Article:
Just as I got to the top of the ramp and the stop sign, a dark red Gold Wing swept past me, gracefully leaning into the next curve. I followed him in hot pursuit, not quite able to keep up with him, and he pulled into the visitor center a few miles down the parkway, moments before I did. I stamped my passport book and then retraced my route on the parkway, but continued a few more miles south to US 220, which took me back to the interstate.

Before leaving on this trip, I had been in touch with a friend who lives in Marion VA. I thought I'd be stopping for the night near where she lives, and had agreed to give her a call once off the Blue Ridge Parkway, to set a meeting time. I stopped for gas on 220 and gave her a call. I had finished up the park stamps portion of the day's ride much later than I had hoped, and the heat was sapping what little resolve I had left in me to make it as far as Abingdon for the night. I told her this. I also needed to do laundry. Even the clothing items I'd been rinsing out each night were starting to take on a permanent funky aroma. I felt bad doing it, but I had to beg off for the night, partly because I didn't know where I would be stopping for the night, and partly because I really needed to get caught up with personal business like the laundry.

So back up onto the interstate, I promised myself that I would stop early for a change. My stops for the night while on this trip have all been no earlier than 7:00, 8:00, even 9:00 PM at night. As I rolled along, I looked up some potential options on the GPS. Wytheville was a good possibility, and I'd arrive there around 5:30 or so.

Somewhere along the way, two motorcycles appeared in my rearview mirrors and within a couple of miles they overtook me and waved as they passed by. I looked over and saw two fellows, one on a BMW R1200R just like mine, the other one on a Yamaha, a model I did not recognize. It sort of looked like an FJR but had boxy adventure-rider style sidecases and the fairing, while full fairing, was not like an FJR's. Both had Canada license plates. Soon, however, traffic began to back up and I caught up with them and fell in behind them. As traffic opened up again, we stayed together as a group for another 40 or 50 miles, until they peeled off onto I-77 south. I continued on to I-77 north and the first exit, which took me to a Hampton Inn. With a Subway at a TA Travel Center across the street. And a guest laundry room at the hotel.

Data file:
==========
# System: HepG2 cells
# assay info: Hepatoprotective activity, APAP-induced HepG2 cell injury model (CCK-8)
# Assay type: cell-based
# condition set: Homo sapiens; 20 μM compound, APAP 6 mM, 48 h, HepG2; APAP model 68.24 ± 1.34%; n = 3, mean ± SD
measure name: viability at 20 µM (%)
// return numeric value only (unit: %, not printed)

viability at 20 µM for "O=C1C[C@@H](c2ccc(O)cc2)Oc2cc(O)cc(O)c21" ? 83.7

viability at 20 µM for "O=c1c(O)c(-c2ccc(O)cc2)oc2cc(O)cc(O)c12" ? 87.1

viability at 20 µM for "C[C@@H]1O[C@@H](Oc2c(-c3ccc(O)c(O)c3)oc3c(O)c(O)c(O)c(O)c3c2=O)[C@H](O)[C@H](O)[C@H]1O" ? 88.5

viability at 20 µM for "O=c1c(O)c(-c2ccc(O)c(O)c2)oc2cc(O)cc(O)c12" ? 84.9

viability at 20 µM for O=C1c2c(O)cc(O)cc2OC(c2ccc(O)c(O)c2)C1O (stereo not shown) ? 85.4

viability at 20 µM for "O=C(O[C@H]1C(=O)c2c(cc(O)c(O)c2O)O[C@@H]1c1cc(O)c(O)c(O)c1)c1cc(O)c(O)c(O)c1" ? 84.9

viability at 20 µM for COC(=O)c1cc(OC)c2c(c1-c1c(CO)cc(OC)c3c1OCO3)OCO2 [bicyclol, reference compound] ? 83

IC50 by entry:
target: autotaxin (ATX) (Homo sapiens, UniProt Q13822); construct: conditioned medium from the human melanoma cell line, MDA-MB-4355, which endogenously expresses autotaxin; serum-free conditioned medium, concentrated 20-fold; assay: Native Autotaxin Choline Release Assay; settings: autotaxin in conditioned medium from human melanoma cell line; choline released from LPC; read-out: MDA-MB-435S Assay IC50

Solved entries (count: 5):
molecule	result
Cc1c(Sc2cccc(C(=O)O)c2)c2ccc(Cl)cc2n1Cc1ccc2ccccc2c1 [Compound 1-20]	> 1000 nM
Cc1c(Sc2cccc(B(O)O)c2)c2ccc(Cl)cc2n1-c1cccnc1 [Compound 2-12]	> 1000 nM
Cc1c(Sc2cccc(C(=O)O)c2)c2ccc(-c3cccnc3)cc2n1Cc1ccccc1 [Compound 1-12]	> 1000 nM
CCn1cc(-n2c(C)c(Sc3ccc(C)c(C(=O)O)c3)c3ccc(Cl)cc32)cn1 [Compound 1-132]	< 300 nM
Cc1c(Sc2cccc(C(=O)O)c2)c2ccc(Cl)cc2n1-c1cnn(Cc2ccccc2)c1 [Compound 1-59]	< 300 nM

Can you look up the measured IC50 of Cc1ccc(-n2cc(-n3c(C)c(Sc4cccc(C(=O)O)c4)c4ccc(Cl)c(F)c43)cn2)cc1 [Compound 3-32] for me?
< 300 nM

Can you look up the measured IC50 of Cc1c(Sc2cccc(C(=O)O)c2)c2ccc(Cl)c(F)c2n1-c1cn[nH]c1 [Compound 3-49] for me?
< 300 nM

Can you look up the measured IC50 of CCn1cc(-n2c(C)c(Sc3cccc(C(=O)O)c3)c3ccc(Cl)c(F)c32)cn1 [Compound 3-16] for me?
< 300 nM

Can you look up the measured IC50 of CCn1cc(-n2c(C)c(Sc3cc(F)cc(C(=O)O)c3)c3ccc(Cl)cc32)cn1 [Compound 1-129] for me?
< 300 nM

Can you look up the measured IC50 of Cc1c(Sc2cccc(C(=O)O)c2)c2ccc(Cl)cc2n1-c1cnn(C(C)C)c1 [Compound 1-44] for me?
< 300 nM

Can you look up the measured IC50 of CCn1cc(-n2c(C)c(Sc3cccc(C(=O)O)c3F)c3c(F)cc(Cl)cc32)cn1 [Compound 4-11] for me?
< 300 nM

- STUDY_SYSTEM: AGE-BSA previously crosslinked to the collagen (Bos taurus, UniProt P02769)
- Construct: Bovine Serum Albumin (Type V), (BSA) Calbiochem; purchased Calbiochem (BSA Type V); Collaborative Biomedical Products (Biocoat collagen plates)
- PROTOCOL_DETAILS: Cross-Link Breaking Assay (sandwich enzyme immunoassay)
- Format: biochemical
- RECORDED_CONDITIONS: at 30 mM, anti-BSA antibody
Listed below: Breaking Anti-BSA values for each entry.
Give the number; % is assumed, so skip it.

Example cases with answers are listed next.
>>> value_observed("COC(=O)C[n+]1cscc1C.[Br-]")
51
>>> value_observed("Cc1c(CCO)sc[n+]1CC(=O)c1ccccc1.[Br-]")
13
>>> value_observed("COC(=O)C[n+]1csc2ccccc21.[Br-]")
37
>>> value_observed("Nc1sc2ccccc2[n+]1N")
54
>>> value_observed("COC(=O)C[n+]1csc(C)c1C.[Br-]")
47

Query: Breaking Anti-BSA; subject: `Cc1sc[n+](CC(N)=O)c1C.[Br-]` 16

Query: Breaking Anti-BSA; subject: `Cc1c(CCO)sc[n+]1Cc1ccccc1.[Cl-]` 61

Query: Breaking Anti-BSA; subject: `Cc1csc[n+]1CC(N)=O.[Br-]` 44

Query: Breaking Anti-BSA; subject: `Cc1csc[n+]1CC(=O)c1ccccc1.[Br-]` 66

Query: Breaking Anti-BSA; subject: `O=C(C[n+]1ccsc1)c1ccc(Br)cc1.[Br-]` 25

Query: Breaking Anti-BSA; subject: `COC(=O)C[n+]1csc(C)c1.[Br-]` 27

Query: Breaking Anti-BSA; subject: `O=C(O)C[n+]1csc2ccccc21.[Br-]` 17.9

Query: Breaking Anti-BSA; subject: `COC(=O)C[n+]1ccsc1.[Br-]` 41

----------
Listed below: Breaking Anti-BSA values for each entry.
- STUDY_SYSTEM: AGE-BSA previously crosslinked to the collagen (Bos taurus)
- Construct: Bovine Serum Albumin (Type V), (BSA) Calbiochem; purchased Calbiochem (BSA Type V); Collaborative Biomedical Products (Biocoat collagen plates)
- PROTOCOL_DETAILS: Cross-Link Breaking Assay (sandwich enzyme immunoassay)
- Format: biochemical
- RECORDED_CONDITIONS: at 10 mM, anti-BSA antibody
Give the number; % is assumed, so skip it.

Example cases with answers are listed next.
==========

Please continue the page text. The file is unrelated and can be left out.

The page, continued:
This day was filled with bad decisions and navigating mistakes, but this choice of hotel - while on the fly - was the first really excellent decision I'd made all day! Stuff off the bike and brought to the room, dirty clothes assembled, I gathered the clothes and my wallet and headed downstairs to the laundry room to get a load of wash started before walking across the street to buy a Subway sandwich to bring back to the hotel.

Here I sat in the very comfortable breakfast/lounge area and ate my sandwich while watching the U.S. Open golf tournament on the big screen TV. Another couple, a little older than me, were there as well, splitting their attention between the golf game and the grandkids using the indoor pool which adjoined the breakfast area. Now here's an interesting observation: Ever notice how men -much more than women - will talk to the TV while watching a sporting event? I find this really strange. Even stranger...I've always wondered if men do this even if they're alone in the room, without an "audience" so-to-speak. Well, I think I have my answer. While watching the game, the husband continuously talked to the TV and, more specifically, to the golf ball itself. However, the wife would once in a while leave the room to watch the kids for a bit. When she did, his odd behavior would stop. He'd stop telling the golf balls what to do. When she returned to the room, he'd resume his golf ball harassment. Now isn't that really odd???

Full tummy, clean clothes, and I was one happy lady!

Tomorrow: I'm starting to smell the hay in the barn, so will push towards home.